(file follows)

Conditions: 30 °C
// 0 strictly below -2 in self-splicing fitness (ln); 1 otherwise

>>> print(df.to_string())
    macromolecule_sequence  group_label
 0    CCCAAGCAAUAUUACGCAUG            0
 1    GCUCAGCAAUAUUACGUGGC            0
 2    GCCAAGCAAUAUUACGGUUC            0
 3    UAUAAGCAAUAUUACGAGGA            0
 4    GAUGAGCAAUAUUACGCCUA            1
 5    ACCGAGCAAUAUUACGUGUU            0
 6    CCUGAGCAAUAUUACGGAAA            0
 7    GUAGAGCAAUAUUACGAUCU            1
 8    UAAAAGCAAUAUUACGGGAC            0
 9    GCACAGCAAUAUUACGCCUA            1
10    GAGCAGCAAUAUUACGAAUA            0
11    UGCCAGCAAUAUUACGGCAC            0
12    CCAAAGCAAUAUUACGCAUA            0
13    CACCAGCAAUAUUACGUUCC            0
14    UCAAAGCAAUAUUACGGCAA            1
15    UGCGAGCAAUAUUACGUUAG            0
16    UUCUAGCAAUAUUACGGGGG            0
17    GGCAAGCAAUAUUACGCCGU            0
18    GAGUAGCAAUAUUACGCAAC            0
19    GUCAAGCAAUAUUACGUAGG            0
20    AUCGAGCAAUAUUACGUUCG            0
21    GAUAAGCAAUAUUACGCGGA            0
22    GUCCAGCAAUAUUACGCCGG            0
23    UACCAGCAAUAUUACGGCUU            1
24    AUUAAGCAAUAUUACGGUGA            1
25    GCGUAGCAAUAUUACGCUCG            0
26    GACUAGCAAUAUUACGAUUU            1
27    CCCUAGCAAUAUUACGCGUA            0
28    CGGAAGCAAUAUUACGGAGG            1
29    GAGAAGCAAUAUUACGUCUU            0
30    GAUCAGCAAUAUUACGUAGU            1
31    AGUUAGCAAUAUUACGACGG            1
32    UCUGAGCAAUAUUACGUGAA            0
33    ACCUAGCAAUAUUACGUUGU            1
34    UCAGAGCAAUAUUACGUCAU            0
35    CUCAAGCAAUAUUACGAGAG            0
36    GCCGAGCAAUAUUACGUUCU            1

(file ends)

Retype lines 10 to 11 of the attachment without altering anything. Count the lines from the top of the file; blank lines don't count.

 5    ACCGAGCAAUAUUACGUGUU            0
 6    CCUGAGCAAUAUUACGGAAA            0